29th Feb 2024


Backroom deal will make CAP reform a catastrophic failure

  • The three biggest political groups (EPP, S&D and Renew) came up with a horrible compromise this week, a deal that is a further assault on nature and will prolong the unfair allocation of the majority of CAP funds to the biggest farmers and oligarchs (Photo: Dieter Telemans)

The European Parliament will vote on either Thursday (22 October) or Friday this week on a supposedly historical reform of the Common Agricultural Policy (CAP), which accounts for over one-third of the EU annual budget. But as it stands, it is set to become a historical failure of catastrophic proportions.

In a new report by Corporate Europe Observatory last week, we reveal how big farm and agribusiness lobby group Copa-Cogeca, together with pesticides and food industry giants, are trying to rush through the CAP reform proposal - which was inherited from the Juncker Commission.

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  • Copa-Cogeca and the food and pesticide industry dominate the composition of most of the DG's advisory groups. Copa-Cogeca occupies 28 seats in one group alone (Photo: Pixabay)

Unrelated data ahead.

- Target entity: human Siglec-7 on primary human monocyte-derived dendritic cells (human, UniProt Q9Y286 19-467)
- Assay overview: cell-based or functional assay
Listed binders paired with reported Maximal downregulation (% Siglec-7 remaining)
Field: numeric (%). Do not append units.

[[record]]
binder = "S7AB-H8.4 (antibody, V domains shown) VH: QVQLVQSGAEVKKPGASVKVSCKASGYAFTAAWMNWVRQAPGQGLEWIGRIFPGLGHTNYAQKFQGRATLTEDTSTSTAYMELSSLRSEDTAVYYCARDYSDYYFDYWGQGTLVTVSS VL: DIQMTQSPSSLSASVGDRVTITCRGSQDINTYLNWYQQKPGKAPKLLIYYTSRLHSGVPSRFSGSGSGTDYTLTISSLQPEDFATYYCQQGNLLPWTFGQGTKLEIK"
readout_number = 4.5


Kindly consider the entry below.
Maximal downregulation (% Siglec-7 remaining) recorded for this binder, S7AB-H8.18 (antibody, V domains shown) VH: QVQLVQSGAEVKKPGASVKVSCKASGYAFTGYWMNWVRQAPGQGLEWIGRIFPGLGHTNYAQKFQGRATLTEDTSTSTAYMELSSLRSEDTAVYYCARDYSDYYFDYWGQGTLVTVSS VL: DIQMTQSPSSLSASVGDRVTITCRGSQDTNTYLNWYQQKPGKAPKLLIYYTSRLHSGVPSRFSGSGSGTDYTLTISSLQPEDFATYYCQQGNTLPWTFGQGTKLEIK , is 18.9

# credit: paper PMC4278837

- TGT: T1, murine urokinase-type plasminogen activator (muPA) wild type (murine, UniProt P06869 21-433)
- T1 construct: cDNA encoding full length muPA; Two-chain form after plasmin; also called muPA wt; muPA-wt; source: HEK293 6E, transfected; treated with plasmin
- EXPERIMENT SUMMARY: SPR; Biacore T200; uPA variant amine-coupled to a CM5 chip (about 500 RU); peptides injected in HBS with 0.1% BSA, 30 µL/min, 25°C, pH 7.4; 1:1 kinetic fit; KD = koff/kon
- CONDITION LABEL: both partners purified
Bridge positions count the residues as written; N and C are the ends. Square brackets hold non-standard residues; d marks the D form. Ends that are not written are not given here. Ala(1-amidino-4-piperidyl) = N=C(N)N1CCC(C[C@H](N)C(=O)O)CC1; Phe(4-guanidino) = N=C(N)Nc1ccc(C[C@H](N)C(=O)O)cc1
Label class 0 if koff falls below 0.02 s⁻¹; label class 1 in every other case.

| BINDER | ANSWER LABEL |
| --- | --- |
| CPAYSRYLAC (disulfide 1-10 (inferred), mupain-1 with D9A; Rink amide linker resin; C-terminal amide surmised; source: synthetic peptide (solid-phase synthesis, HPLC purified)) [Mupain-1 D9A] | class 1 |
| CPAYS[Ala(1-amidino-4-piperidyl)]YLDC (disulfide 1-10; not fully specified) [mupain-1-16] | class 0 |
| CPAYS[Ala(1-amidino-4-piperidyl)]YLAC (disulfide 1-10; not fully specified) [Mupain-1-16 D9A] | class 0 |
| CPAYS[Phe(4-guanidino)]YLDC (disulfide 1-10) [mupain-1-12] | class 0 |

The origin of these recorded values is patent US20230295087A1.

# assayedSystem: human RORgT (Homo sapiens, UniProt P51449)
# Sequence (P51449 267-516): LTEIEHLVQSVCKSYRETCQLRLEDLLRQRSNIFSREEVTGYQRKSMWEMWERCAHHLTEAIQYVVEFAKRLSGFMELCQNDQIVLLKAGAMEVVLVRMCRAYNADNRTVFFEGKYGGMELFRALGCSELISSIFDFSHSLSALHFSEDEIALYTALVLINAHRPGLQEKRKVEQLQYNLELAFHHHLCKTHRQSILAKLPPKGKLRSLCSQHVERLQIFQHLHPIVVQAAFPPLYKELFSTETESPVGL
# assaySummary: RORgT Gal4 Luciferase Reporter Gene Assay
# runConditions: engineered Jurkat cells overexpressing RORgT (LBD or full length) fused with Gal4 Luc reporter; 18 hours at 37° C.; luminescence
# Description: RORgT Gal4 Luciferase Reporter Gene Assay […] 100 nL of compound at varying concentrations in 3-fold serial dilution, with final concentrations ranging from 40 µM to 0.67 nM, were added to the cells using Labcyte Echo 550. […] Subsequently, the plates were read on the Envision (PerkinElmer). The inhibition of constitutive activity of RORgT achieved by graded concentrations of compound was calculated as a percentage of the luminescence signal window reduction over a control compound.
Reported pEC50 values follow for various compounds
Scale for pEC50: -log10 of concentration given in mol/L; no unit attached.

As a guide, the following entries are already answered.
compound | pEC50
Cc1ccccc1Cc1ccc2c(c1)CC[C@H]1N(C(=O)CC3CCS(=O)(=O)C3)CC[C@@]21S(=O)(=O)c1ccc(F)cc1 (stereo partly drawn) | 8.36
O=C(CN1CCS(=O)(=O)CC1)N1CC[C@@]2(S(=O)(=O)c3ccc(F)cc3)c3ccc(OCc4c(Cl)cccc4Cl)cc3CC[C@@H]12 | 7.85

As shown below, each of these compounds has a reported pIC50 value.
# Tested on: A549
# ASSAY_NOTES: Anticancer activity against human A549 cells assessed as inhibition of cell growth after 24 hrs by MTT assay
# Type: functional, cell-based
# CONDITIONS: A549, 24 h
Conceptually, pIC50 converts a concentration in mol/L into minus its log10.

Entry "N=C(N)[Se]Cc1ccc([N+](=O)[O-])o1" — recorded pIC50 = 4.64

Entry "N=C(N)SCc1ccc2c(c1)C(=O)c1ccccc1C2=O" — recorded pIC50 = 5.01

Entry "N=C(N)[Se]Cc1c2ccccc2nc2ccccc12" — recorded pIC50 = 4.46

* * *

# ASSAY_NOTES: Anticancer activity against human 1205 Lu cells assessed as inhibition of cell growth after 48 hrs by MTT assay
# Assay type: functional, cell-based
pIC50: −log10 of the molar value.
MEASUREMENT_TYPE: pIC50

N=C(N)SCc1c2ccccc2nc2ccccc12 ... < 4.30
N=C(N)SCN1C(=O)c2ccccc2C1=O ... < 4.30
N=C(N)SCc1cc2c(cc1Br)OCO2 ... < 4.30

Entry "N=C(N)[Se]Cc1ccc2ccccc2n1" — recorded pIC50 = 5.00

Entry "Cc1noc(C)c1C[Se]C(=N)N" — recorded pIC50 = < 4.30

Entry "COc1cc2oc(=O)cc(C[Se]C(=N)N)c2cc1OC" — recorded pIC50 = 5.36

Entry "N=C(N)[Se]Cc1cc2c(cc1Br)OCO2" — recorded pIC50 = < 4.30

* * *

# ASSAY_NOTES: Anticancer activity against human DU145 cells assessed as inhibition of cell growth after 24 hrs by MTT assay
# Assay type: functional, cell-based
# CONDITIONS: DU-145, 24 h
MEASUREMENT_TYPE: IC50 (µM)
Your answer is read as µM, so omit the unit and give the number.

At the same time they are also pushing to delay and hollow out the Farm to Fork and Biodiversity Strategies of Ursula von der Leyen's Commission's Green Deal.

Their plan: to keep the many problematic aspects of CAP, which would completely undermine the EU's latest green ambitions.

Unfortunately, just one day later a leak showed our fears were correct.

A backroom deal between the three biggest political groups in the parliament - the conservative European People's Party (EPP), the social-democrats (S&D) and the liberals (Renew) - seems to give a kiss of death to the relatively-ambitious Farm to Fork strategy.

The new developments indicate these politicians might just succeed in locking us all into seven more years of subsidised environmental destruction.

Until the last moment, Copa-Cogeca lobbied to further weaken any green element in the CAP.

The German EU Presidency, for its part, headed by agriculture minister Julia Kloeckner, did the same in the most recent council meetings.

Copa-Cogeca, as our report pointed out, has privileged access to policy makers prior to council meetings, as a 'matter of tradition'.

Privileged access

During the September Agri-Council in Koblenz, it was given the opportunity to address all EU agriculture ministers together.

No other interested party in food and agriculture policy was ever given that same level of access to ministerial meetings.